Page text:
I like how she glances about the room, how she holds her coffee cup, how she pauses with pen in hand before writing in her journal. She has many rings on her fingers (no engagement ring or wedding band, I've noted) but short, unpolished, simple fingernails. Often, she brushes her short, blonde hair away from her eyes-- it's a habit, I'm sure. She wears a tan fisherman's knit sweater that, oddly, matches the color of her journal's pages. There's a beauty mark on her right cheek.
Hard to believe she's alone. Seeing her in her own world is part of the beauty, I think-- that she comes here to be among people, yet she is still solitary. Her chewing of her cinnamon roll is cute. I think I see dimples. She wants to be dainty and cut a piece with her fork, but it isn't cooperating, so she snatches it up in her hand, licking the sweetness from her fingertips when she finishes.
Her journal doesn't stay open readily, so she has to wrestle with it a bit as she turns the page, cradling it in her left arm as she writes. She's done this before. Has anyone noticed? She's written something that makes her smile, ever so slightly, and then she looks about again, resting her hand on her neck.
I can't leave before she does-- I'm too captivated. She sees someone she recognizes from a former job in Pike Place Market; I learn her name is Miriam. It fits (though I bet there have been times when she has hated it). That moment made her smile wide: not perfect, but enchanting.
I have moments of fleeting self-consicousness. Should I be watching and writing about her like this? Am I invading her world as an uninvited guest? And why, oh why, do I have to see her on a morning when I'm unshowered and scruffy, my teeth badly in need of brushing (which reminds me, I have to pick up toothpaste on the way home)?
But I don't feel guilty, for a few reasons. I am engaged in appreciation, not lust or covetousness or fantasy. And from her frequent glances about between sentences, I suspect her journal is peppered with similar observations about this coffeehouse world. There is something kindred.
She rose to get her mug refilled and I rose to get tea. The tea was secondary, being in line and the chance, however small, to interact was primary. I was intercepted within two steps, however, by a man I've seen here many times and never spoken with, sidetracked into a conversation about computing minutiae. She returned to her seat while we spoke, the moment lost, but I'd like to think that maybe, just maybe, I got a line or two in her journal as she looked about. I got my tea, much less excited about the process. On the walk back to my seat I got a smile from Miriam. It was good, very good.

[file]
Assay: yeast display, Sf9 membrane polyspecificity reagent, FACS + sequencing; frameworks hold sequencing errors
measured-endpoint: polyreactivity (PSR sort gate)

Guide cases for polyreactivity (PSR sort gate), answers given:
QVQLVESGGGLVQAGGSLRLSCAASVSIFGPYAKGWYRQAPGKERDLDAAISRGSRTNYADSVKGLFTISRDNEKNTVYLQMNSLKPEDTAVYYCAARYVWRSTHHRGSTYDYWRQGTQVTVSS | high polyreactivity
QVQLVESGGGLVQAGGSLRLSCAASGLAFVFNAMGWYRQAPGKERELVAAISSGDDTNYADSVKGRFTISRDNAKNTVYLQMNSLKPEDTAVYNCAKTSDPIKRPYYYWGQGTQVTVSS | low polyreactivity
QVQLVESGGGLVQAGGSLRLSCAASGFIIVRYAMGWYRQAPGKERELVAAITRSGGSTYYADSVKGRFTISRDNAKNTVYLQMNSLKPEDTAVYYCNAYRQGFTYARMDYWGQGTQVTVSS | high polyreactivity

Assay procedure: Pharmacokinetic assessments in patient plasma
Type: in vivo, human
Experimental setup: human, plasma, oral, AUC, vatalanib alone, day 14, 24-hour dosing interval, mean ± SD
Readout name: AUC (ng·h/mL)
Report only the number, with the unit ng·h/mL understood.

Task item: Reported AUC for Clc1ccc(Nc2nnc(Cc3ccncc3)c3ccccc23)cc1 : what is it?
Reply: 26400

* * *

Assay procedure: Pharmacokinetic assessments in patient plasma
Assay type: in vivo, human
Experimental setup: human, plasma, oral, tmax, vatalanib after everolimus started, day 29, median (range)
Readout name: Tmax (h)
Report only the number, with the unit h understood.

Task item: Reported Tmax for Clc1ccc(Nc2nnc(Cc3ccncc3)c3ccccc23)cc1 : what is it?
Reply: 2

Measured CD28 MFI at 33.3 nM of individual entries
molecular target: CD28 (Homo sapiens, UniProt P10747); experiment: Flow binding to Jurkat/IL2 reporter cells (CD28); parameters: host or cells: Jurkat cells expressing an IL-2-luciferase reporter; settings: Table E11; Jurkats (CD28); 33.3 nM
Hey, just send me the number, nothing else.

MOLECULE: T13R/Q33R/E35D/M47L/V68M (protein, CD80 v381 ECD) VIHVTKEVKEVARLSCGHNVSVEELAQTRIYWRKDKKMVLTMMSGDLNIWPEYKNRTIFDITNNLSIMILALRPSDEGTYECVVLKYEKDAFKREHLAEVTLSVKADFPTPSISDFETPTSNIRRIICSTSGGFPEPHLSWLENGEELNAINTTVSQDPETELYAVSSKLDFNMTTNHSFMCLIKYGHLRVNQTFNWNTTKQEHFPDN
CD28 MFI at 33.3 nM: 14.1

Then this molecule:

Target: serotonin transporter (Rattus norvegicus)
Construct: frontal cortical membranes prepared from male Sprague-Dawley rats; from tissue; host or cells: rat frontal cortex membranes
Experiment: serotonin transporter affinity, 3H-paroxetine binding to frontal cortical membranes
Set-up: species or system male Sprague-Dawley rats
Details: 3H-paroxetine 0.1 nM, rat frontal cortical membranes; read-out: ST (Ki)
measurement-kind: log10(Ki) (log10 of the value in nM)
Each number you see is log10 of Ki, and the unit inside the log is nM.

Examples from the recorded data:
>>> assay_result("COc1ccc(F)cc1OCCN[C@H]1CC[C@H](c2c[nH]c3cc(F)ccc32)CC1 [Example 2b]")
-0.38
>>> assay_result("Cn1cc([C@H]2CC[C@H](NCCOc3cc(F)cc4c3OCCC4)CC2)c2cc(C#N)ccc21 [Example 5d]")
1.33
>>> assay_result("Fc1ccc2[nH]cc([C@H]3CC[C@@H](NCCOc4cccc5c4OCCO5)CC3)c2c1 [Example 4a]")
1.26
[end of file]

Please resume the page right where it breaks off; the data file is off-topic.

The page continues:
Her eyes are blue, or maybe green, and light. I've now missed the start of first service at church; my decision to remain is worth it by far. There's always the 11 am, and if Miriam stays, always next Sunday. Jesus knows I have no shortage of church in my life. Perhaps this is more rare and precious.
One hour. I've watched and written for sixty minutes now, and I am somehow fuller. Miriam leans back to stretch, another move that is inexplicably graceful and natural. Right. Good. How often have I missed Miriam, and a world full of people like her?
She flips through pages past. I see red ink and wonder if it means something or if she just misplaced her black pen that morning. Both of us write and write; "Dueling Banjos" plays in my head and I smile.
I think if the sun was shining in and blinding me, I'd have missed this moment. They day is blessedly gray. She bites her lower lip in thought and I wonder if I've fallen in love. That simple gesture may have done me in.
As if on cue, she closes her journal, moving the green ribbon which marks her place, and packs up to leave. I smile to her again as she goes. The moment ends with the possibility of another. I will watch for her again, and maybe share a word or two.
I choose to believe Miriam's middle name is Hope.